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dc.contributor.advisorHurley, Laurence H.en_US
dc.contributor.authorWarner, Steven Lawrence
dc.creatorWarner, Steven Lawrenceen_US
dc.date.accessioned2011-12-06T13:39:02Z
dc.date.available2011-12-06T13:39:02Z
dc.date.issued2005en_US
dc.identifier.urihttp://hdl.handle.net/10150/195112
dc.description.abstractMotivated by the urgent need for new molecular targets and novel agents to treat pancreatic cancer, a target-based approach to drug discovery was implemented that led to the identification, validation and targeting of the Aurora family of kinases. The Aurora kinases (A, B and C) are mitotic serine/threonine kinases involved in various aspects of mitosis, including centrosome separation, bipolar spindle assembly, chromosome alignment and cytokinesis. In this dissertation, the potential use of the Aurora kinases as therapeutic targets to treat pancreatic cancer was investigated. It was found that both Aurora A and Aurora B are overexpressed in pancreatic adenocarcinomas, suggesting that some cancer cells are dependent upon their activity for continued proliferation and survival. To validate this hypothesis, antisense oligonucleotides were used in cell-based assays to evaluate the biological consequences of Aurora A and/or Aurora B inhibition. It was found that perturbations in Aurora kinase signaling result in cell cycle arrest and apoptosis. The biological fingerprints of Aurora A and Aurora B inhibition were compared and contrasted in an effort to identify the superior therapeutic target. It was concluded that an Aurora A-targeted therapy may have some beneficial consequences; however, a therapeutic approach discriminating between Aurora A and Aurora B is not straightforward. A fragment-based approach relying heavily on computer modeling was used to design and identify a nanomolar inhibitor of the Aurora kinases; however, it showed activity only at high micromolar concentrations in cell-based evaluations suggesting the compound possessed unfavorable characteristics that limited its biological activity. The preclinical development of analogues of the compound discovered by the work presented in this dissertation is ongoing. Finally, the pancreas-specific overexpression of Aurora A kinase was shown to be insufficient to induced pancreatic tumorigenesis in a mouse transgenic model.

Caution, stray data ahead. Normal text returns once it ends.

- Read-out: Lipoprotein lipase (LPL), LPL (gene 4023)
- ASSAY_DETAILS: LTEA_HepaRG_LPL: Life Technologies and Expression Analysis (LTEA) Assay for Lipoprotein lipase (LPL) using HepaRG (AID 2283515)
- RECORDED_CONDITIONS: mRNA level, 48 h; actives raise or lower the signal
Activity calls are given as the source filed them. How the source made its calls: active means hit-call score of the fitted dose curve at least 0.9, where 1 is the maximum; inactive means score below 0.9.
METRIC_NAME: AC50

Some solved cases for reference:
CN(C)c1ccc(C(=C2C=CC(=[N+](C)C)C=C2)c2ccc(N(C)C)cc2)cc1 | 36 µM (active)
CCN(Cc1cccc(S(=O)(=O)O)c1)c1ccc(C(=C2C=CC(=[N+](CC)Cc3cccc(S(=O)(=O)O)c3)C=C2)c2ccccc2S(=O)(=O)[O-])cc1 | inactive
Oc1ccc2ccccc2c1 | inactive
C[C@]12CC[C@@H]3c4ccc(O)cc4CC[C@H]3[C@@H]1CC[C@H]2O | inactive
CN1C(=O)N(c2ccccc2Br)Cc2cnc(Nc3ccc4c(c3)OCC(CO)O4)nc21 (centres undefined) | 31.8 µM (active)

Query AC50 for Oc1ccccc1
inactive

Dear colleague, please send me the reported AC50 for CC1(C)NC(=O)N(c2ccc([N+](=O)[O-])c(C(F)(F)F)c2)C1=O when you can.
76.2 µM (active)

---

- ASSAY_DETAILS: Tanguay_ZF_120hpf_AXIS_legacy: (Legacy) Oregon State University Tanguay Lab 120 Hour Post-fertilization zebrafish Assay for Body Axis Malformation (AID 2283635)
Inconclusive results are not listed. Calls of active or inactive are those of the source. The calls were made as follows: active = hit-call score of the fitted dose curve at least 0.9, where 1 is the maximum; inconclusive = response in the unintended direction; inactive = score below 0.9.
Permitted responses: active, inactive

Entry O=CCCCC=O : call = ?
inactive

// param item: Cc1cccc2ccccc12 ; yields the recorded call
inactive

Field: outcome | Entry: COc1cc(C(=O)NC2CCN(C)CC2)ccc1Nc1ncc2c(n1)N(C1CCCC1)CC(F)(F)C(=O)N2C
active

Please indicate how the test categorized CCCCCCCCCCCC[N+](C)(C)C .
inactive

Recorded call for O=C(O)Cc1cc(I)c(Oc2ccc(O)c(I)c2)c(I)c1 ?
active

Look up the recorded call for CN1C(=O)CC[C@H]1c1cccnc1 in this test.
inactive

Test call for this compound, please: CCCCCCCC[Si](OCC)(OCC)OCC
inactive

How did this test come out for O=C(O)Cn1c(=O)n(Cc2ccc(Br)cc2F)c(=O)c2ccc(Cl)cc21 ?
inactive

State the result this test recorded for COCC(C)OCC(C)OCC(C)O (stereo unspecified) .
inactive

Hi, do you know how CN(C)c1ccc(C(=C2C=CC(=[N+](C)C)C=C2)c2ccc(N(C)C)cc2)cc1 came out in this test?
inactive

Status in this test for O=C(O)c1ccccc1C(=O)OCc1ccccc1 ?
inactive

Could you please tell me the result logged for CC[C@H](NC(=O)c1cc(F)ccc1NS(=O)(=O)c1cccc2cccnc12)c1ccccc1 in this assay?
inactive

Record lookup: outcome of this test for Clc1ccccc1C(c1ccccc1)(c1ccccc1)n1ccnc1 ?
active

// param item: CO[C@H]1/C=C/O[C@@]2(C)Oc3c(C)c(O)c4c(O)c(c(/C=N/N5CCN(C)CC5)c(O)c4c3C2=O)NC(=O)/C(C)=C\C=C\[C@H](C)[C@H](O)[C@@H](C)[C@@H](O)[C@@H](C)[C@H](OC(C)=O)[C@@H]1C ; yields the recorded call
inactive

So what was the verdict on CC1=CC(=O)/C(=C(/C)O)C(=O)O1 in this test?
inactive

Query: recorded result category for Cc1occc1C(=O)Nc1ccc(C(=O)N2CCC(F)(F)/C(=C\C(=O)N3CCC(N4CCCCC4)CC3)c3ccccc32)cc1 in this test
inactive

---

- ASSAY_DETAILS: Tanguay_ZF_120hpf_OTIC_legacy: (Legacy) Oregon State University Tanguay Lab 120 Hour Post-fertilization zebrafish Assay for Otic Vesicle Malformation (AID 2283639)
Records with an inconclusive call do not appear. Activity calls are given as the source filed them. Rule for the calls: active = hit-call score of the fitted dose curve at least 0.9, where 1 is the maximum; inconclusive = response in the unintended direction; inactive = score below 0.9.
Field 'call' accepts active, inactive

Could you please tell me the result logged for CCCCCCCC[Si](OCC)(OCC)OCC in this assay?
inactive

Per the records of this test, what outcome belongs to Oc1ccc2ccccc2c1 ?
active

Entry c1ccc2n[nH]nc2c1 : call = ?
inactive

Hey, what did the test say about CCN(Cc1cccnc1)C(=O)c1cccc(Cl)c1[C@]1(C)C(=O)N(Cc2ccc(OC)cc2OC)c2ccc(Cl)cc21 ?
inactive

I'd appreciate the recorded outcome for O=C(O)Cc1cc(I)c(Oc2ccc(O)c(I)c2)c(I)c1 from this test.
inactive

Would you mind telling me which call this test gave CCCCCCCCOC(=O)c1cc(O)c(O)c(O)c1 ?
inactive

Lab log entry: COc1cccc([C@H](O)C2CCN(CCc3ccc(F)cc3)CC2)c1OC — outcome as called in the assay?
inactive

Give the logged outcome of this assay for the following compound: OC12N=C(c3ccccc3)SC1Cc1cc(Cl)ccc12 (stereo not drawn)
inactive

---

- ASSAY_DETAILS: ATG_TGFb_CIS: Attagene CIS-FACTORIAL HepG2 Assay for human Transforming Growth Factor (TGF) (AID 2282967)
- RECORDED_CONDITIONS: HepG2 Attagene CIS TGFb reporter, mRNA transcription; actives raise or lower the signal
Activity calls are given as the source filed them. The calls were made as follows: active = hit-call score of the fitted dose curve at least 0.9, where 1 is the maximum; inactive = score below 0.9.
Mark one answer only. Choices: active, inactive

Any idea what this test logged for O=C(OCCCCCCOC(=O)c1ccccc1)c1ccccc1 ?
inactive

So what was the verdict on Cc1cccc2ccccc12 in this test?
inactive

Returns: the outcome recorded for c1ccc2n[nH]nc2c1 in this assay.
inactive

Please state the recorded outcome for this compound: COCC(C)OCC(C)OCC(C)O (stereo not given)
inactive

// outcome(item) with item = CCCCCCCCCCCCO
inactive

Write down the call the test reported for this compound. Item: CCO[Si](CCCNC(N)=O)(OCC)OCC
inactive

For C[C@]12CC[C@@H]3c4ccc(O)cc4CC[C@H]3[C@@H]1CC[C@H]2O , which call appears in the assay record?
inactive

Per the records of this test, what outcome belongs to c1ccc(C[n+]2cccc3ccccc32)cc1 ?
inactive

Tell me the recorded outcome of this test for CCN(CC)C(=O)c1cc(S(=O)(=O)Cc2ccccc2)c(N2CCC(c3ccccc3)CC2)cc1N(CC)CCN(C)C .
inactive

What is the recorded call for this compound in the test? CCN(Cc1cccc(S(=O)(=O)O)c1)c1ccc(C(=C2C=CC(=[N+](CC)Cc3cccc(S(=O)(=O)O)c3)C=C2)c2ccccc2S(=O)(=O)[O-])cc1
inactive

dc.language.isoENen_US
dc.publisherThe University of Arizona.en_US
dc.rightsCopyright © is held by the author. Digital access to this material is made possible by the University Libraries, University of Arizona. Further transmission, reproduction or presentation (such as public display or performance) of protected items is prohibited except with permission of the author.en_US
dc.subjectPharmaceutical Sciencesen_US
dc.titleTargeting the Aurora Kinases to Treat Pancreatic Canceren_US
dc.typetexten_US
dc.typeElectronic Dissertationen_US
dc.contributor.chairHurley, Laurence H.en_US
dc.identifier.oclc137354843en_US
thesis.degree.grantorUniversity of Arizonaen_US
thesis.degree.leveldoctoralen_US
dc.contributor.committeememberVon Hoff, Daniel D.en_US
dc.contributor.committeememberVaillancourt, Richard R.en_US
dc.contributor.committeememberCherrington, Nathan J.en_US
dc.contributor.committeememberMontfort, William R.en_US
dc.identifier.proquest1291en_US
thesis.degree.disciplinePharmaceutical Sciencesen_US
thesis.degree.disciplineGraduate Collegeen_US
thesis.degree.namePhDen_US
refterms.dateFOA2018-06-11T16:20:03Z
html.description.abstractMotivated by the urgent need for new molecular targets and novel agents to treat pancreatic cancer, a target-based approach to drug discovery was implemented that led to the identification, validation and targeting of the Aurora family of kinases. The Aurora kinases (A, B and C) are mitotic serine/threonine kinases involved in various aspects of mitosis, including centrosome separation, bipolar spindle assembly, chromosome alignment and cytokinesis. In this dissertation, the potential use of the Aurora kinases as therapeutic targets to treat pancreatic cancer was investigated. It was found that both Aurora A and Aurora B are overexpressed in pancreatic adenocarcinomas, suggesting that some cancer cells are dependent upon their activity for continued proliferation and survival. To validate this hypothesis, antisense oligonucleotides were used in cell-based assays to evaluate the biological consequences of Aurora A and/or Aurora B inhibition. It was found that perturbations in Aurora kinase signaling result in cell cycle arrest and apoptosis. The biological fingerprints of Aurora A and Aurora B inhibition were compared and contrasted in an effort to identify the superior therapeutic target. It was concluded that an Aurora A-targeted therapy may have some beneficial consequences; however, a therapeutic approach discriminating between Aurora A and Aurora B is not straightforward. A fragment-based approach relying heavily on computer modeling was used to design and identify a nanomolar inhibitor of the Aurora kinases; however, it showed activity only at high micromolar concentrations in cell-based evaluations suggesting the compound possessed unfavorable characteristics that limited its biological activity. The preclinical development of analogues of the compound discovered by the work presented in this dissertation is ongoing. Finally, the pancreas-specific overexpression of Aurora A kinase was shown to be insufficient to induced pancreatic tumorigenesis in a mouse transgenic model.


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